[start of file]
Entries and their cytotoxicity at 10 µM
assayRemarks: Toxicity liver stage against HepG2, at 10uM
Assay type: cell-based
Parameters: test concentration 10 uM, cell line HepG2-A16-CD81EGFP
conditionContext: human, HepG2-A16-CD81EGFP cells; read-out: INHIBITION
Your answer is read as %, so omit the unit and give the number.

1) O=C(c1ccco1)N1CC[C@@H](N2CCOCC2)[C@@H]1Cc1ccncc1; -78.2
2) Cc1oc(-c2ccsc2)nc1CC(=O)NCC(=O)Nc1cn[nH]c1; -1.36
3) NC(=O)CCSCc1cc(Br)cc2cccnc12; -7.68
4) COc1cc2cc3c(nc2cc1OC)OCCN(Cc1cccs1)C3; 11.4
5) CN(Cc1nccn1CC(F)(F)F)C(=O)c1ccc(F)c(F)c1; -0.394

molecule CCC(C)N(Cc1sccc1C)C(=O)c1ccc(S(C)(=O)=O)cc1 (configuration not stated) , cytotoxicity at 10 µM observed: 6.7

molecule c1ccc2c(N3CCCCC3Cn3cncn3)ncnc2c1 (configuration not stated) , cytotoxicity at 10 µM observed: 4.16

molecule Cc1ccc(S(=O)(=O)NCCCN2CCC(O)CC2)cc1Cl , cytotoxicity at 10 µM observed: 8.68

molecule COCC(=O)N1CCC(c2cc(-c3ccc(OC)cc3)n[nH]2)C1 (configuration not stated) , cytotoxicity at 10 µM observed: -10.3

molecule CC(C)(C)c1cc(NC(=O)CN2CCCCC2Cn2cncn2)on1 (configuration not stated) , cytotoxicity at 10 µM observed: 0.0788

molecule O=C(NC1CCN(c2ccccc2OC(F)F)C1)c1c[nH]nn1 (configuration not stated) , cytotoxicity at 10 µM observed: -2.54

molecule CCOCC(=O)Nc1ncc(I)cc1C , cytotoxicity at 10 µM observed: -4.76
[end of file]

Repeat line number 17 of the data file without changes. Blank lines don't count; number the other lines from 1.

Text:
molecule O=C(NC1CCN(c2ccccc2OC(F)F)C1)c1c[nH]nn1 (configuration not stated) , cytotoxicity at 10 µM observed: -2.54